Marijuana party’s status on the line as Minnesota Supreme Court weighs challenge

Published 5:46 pm Tuesday, April 16, 2024

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By Brian Bakst

The Minnesota Supreme Court is likely to decide within a month if the Legal Marijuana Now Party will retain elevated status, after arguments Tuesday that focused on its unique leadership structure and the state’s laws governing party control.

The DFL Party sued to strip major-party certification, arguing that Legal Marijuana Now failed to meet the operational threshold for retaining the major seal it first attained in 2018. The case is being expedited because candidate filing begins in a little more than a month.

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The outcome matters because major parties get automatic ballot access, campaign subsidies and the ability to have poll challengers during elections. Candidates in minor parties need to gather petitions to get on ballots.

Currently, the three major parties are the Minnesota DFL, the Republican Party of Minnesota and the Legal Marijuana Now Party.

State law requires major parties to hold regular conventions and meet other leadership standards. According to filings in the case, Legal Marijuana Now prides itself on having consensus-driven “doobie rules” and vests much power in The Head Council — or THC for short — instead of deferring to decisions of convention delegates. A court-appointed referee previously found that the legal standards weren’t met by this arrangement.

Still, the Supreme Court’s oral arguments made clear that justices were uncomfortable setting the bar between minor and major parties in the state in this first-of-its-kind case.

Chief Justice Natalie Hudson pressed a DFL attorney why the state should be involved this deeply in party affairs.

“They may not be orderly in terms of what the DFL would like to see or what anybody else would like to see,” Hudson said early in the 70-minute hearing. “But do they have to be?”

Justice Paul Thissen posed a similar string of questions to lawyers throughout the arguments.

Although Thissen said it could help state officials get a clearer idea of “who to listen to” when it comes to party affairs, he added, “why does the state have to dictate which of those entities have to be listened to?”

David Zoll, an attorney for the DFL, responded: “Just as there are tiered leadership requirements, there are tiered benefits that come with that status.”

Zoll said later in the hearing that major parties are rightfully held to a higher standard.

“They can organize themselves however they want to,” he said. “But if they want the benefits that come with major-party status, they have to satisfy the statutory requirements.”

During his turn at the lectern, Legal Marijuana Now attorney Erick Kaardal disputed that the arrangement fell short.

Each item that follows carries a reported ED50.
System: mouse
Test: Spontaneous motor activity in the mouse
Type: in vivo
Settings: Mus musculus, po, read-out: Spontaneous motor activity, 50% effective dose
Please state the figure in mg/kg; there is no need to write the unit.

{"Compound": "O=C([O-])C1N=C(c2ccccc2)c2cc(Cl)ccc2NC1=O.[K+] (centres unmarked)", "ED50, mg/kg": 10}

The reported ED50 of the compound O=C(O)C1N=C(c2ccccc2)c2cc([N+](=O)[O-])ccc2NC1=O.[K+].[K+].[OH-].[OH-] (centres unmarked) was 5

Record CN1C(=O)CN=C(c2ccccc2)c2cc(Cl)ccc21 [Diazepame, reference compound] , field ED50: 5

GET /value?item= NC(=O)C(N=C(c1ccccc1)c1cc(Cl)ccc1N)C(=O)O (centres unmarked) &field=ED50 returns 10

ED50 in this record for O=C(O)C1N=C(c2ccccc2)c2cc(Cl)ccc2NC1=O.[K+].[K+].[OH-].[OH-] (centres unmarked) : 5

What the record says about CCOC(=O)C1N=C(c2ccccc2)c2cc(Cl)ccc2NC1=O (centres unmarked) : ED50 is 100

“My client read the statutes and constitution, thought they did what they had to do and would do more if they had to do it,” he said, adding that the organizational decision was about efficiency, not defiance.

Two marijuana-related parties won major status in 2018 after at least one of their candidates won at least 5 percent of the vote in a statewide race. Grassroots-Legalize Cannabis fell down a rung after failing to meet that threshold in following elections. Legal Marijuana Now has held on, although it hasn’t had as much success of late.

But candidates for the party have vexed Democrats in some close contests since 2020 because they’ve managed more than the margin of victory for Republicans over Democrats. DFL leaders also say the ballot line has been used for political mischief.

In a campaign finance report filed Tuesday, the Legal Marijuana Now Party revealed its bank balance at this stage in the election year is $830. Major party candidates can qualify for state campaign subsidies amassed through an income-tax checkoff.

Two justices have recused themselves in the case — Karl Procaccini and Margaret Chutich, for reasons they aren’t required to specify — meaning the ultimate call will come down to the remaining five.

Jon Woodruff, an attorney for the Secretary of State’s Office, asked justices for a swift decision

“If decided by May 15, it will provide all parties to the election — candidates and the secretary and the other election administrators throughout the state — enough time to proceed with knowledge of what their requirements are,” Woodruff said.

The two-week candidate filing period for most state and federal offices on Minnesota’s ballot opens on May 21, although parties have until late August to submit their nominees in the presidential race.

“We’ll try to be as prompt as possible,” Chief Justice Hudson said in adjourning the hearing.